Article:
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resolve
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English Dictionary: resolve by the DICT Development Group
4 results for resolve
From WordNet (r) 3.0 (2006) [wn]:
resolve
n
  1. the trait of being resolute; "his resoluteness carried him through the battle"; "it was his unshakeable resolution to finish the work"
    Synonym(s): resoluteness, firmness, firmness of purpose, resolve, resolution
    Antonym(s): irresoluteness, irresolution
  2. a formal expression by a meeting; agreed to by a vote
    Synonym(s): resolution, declaration, resolve
v
  1. bring to an end; settle conclusively; "The case was decided"; "The judge decided the case in favor of the plaintiff"; "The father adjudicated when the sons were quarreling over their inheritance"
    Synonym(s): decide, settle, resolve, adjudicate
  2. reach a conclusion after a discussion or deliberation
    Synonym(s): conclude, resolve
  3. reach a decision; "he resolved never to drink again"
    Synonym(s): purpose, resolve
  4. understand the meaning of; "The question concerning the meaning of life cannot be answered"
    Synonym(s): answer, resolve
  5. make clearly visible; "can this image be resolved?"
  6. find the solution; "solve an equation"; "solve for x"
    Synonym(s): resolve, solve
  7. cause to go into a solution; "The recipe says that we should dissolve a cup of sugar in two cups of water"
    Synonym(s): dissolve, resolve, break up
From Webster's Revised Unabridged Dictionary (1913) [web1913]:
   Resolve \Re*solve"\ (r?-z?lv"), v. i. [The sense [bd]to be
      convinced, to determine[b8] comes from the idea of loosening,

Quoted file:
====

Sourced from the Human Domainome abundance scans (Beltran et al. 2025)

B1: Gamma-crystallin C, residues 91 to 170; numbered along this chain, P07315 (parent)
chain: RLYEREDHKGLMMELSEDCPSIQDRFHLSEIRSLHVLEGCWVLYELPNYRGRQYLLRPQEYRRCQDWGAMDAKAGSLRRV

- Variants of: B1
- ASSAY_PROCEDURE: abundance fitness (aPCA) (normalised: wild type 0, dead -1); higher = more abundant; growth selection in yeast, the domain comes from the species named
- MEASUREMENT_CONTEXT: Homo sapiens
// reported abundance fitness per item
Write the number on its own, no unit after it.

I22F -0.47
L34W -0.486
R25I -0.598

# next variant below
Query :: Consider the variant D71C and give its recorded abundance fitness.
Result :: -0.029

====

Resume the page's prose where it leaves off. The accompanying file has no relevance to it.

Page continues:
breaking up into parts, analyzing, hence, determining.]
      1. To be separated into its component parts or distinct
            principles; to undergo resolution.
  
      2. To melt; to dissolve; to become fluid.
  
                     When the blood stagnates in any part, it first
                     coagulates, then resolves, and turns alkaline.
                                                                              --Arbuthhnot.
  
      3. To be settled in opinion; to be convinced. [R.]
  
                     Let men resolve of that as they plaease. --Locke.
  
      4. To form a purpose; to make a decision; especially, to
            determine after reflection; as, to resolve on a better
            course of life.
  
      Syn: To determine; decide; conclude; purpose.

From Webster's Revised Unabridged Dictionary (1913) [web1913]:
   Resolve \Re*solve"\ (r?*z?lv"), v. t. [imp. & p. p. {Resolved}
      (-z?lvd"); p. pr. & vb. n. {Resolving}.] [L. resolvere,
      resolutum, to untie, loosen, relax, enfeeble; pref. re- re- +
      solvere to loosen, dissolve: cf. F. r[82]soudare to resolve.
      See {Solve}, and cf. {Resolve}, v. i., {Resolute},
      {Resolution}.]
      1. To separate the component parts of; to reduce to the
            constituent elements; -- said of compound substances;
            hence, sometimes, to melt, or dissolve.
  
                     O, that this too too solid flesh would melt, Thaw,
                     and resolve itself into a dew!            --Shak.
  
                     Ye immortal souls, who once were men, And now
                     resolved to elements again.               --Dryden.
  
      2. To reduce to simple or intelligible notions; -- said of